Women, water, and wildlife: What connects us all?
Women, water, and wildlife: What connects us all?
About the Author
Harleen Sehmi is the Senior Digital Content Officer at African Wildlife Foundation. She develops articles for AWF’s website and publications, connecting audiences all over the world with the organization's work in diverse landscapes and showcasing the impact of community-centered conservation.& ... More
Tasked with fetching water every morning as a young girl, African Wildlife Foundation’s Nancy Githaiga learnt that water access shapes women’s lives as providers of sustenance. Growing up in Kaheho village in Molo, roughly 200 kilometers from Kenya’s capital, she vowed to improve water infrastructure for her village and others across the country. Instead of becoming a civil engineer, she pursued hydrology after an undergraduate degree in mathematics and physics, and furthered her studies in climate change.
Improving water access is still her life purpose, but her experiences in the wildlife conservation sector expanded her view. “I feel at home now,” she says, nearly eight months since joining AWF as Country Director, Kenya. On International Women’s Day, she reflects on why realizing her childhood dream is more important than ever.
How are women connected to water?
In Kaheho, Molo, our biggest challenge was the issue of finding safe potable water. Especially during the school holidays, every day at dawn would mean trekking to a stream or a spring. Sometimes we had to wait hours for it to recharge if someone else got there first — nothing traumatised me more than the thought that we would do this endlessly. There is no African who can speak about water without speaking about women; we have always been the ones who know where water will be found, we will be the ones walking the long trips. So when water resources become scarce, women’s futures are impacted directly.
In my village today, women and young girls still have to walk kilometers to fetch water; they have to queue up and wait for the springs to recharge, just as we did. And with more people in the village now, I wonder how people are coping. Through my training and my experiences working on community-based natural resource management, it is clear that climate change is creating more complex challenges for women. Over the years, my view of water access has also expanded — it is not just about drilling boreholes and putting water in the tap, but it is also about managing the catchments where this water comes from.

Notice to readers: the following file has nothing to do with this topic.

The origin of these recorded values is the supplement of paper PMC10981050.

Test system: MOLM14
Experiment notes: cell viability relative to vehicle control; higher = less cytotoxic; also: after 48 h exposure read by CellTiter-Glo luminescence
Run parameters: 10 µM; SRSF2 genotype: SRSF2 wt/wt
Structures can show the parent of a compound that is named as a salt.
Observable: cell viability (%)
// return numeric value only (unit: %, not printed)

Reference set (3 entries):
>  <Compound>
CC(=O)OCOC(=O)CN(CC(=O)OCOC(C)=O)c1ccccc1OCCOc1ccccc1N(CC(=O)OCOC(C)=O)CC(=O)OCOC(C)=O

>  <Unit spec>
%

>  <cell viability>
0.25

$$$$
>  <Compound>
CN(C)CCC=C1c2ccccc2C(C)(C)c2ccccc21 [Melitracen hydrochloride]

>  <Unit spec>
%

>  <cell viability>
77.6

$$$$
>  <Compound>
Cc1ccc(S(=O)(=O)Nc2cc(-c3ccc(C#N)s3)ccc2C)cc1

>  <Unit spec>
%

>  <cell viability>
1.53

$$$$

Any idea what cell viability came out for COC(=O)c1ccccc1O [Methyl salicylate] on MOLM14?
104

How does water conservation benefit wildlife and people?
Water is not found in isolation; it is part of the natural ecosystem, and therefore, part of the wildlife habitat. Wildlife conservation is essentially about habitats, it is about forest and water conservation. Being a shared resource, water links wildlife and the communities that live in these spaces. In large landscapes like Tsavo, we have seen high incidences of human-wildlife conflict as people, livestock, and wild animals all struggle for the minimal water available. The Kenya government recently reported that the country lost 62 elephants between August and December 2021 due to the prolonged drought, with most deaths recorded in Tsavo. This is higher than the loss from illegal wildlife trade. The landscape was strewn with wildlife carcasses, not because the animals cannot walk long distances in search of pasture, but for lack of water.